Exploring Omusubi and Onigiri in a Japanese Tea House with Elizabeth Andoh
Thursday, February 2 from 6:30 p.m. until 9:30 p.m.
Globus Washitsu – 889 Broadway (at 19th Street)
Admission: $40/$25 Culinary Historians of New York members/$22 Culinary Historians of New York senior members/$10 full-time students with ID
Culinary Historians of New York, an organization that studies and supports research and education in culinary history and the ways food has historically affected humans, hosts an informative lecture and reception at Globus Washitsu, a tatami-mat tea ceremony oasis near Union Square. Elizabeth Andoh, a scholar of Japanese cuisine, will guide guests through a thousand years of culinary history with an illustrated lecture about onigiri and omusubi, placing these distinctly Japanese snacks in their cultural context.
An ancient food still popular at modern convenience stores, Japan’s rice balls can be found tucked into lunchboxes everywhere. Formed into classic triangles, cute pandas, or pressed into colorful layers, the basics are few—rice, a filling, and perhaps a wrapper—but the possibilities are nearly infinite.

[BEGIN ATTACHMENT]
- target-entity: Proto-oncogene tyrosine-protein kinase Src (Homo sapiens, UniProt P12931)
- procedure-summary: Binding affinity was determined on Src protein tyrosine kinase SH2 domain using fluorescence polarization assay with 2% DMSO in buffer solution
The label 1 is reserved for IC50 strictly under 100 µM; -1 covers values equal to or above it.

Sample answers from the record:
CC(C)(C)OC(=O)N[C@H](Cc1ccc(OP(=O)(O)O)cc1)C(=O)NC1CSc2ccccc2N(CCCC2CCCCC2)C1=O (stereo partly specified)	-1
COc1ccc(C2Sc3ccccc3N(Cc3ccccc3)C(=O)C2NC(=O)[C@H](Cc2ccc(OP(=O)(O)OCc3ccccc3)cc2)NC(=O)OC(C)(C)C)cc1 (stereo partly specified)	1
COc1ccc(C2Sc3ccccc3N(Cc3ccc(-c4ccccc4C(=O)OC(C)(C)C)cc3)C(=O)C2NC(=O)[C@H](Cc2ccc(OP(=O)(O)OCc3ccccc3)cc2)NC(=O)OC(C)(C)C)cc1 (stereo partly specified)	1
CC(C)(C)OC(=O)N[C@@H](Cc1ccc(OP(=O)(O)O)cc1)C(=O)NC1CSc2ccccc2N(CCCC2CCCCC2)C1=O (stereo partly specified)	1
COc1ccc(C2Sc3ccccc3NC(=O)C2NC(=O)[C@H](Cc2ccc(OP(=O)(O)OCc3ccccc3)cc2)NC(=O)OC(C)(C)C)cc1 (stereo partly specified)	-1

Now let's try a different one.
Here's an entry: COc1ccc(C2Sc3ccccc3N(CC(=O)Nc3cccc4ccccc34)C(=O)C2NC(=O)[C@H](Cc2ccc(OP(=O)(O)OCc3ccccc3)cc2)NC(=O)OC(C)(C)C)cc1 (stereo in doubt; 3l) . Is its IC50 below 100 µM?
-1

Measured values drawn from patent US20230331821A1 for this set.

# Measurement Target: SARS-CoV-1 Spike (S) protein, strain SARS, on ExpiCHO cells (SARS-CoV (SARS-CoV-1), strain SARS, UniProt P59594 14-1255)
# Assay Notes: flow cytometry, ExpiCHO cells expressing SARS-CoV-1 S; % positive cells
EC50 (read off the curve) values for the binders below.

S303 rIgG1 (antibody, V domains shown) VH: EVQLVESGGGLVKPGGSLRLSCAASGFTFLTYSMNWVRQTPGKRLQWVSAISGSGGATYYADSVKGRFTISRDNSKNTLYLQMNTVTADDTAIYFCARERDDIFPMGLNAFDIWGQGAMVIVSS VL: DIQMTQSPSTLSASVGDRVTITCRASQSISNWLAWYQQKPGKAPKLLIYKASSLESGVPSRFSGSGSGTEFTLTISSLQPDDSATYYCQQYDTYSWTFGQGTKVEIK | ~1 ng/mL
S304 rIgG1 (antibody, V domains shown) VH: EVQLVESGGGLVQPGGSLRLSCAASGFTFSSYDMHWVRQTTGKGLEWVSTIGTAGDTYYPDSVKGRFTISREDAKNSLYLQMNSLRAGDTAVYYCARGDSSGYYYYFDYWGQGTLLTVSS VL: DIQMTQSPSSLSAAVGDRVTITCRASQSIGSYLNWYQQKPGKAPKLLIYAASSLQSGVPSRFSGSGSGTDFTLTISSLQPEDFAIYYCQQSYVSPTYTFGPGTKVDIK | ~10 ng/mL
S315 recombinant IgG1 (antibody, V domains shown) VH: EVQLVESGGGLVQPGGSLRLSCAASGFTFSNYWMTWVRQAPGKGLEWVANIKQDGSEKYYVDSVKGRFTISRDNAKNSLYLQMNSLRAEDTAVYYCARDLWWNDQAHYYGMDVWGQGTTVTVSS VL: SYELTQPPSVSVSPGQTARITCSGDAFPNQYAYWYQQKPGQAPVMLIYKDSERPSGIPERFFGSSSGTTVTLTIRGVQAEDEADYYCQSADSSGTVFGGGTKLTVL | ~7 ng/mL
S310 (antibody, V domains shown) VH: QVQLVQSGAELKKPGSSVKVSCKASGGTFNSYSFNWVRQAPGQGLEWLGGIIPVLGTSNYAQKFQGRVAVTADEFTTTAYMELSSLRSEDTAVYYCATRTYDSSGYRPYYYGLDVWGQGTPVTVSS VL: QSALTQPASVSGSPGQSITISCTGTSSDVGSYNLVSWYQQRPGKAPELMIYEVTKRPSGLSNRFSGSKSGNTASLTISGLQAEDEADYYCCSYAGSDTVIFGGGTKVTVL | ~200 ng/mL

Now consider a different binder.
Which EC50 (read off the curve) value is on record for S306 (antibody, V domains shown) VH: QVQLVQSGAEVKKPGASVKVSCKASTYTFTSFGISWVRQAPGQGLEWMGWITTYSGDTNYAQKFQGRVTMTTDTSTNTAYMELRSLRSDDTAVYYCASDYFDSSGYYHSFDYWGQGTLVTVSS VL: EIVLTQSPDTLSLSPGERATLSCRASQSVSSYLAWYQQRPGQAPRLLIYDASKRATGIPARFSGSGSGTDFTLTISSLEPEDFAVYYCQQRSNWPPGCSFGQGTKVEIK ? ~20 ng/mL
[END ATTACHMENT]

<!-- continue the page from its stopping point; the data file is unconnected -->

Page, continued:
In addition to Andoh’s lecture, there will be a reception featuring sake, tea, onigiri and omusubi.
New York native Andoh has lived in Japan for nearly fifty years, training at Tokyo’s Yanagihara School of Classical Japanese Cuisine and establishing her culinary program, A Taste of Culture.
Attendees will be seated on the tatami-matted floors. Please email Culinary Historians of New York at firstname.lastname@example.org if you need to request a chair, although there is no guarantee that every request can be fulfilled.
Tickets are limited and must be purchased in advance by Monday, January 30 and will not be available at the door. To purchase tickets, please visit CHNY’s Eventbrite page.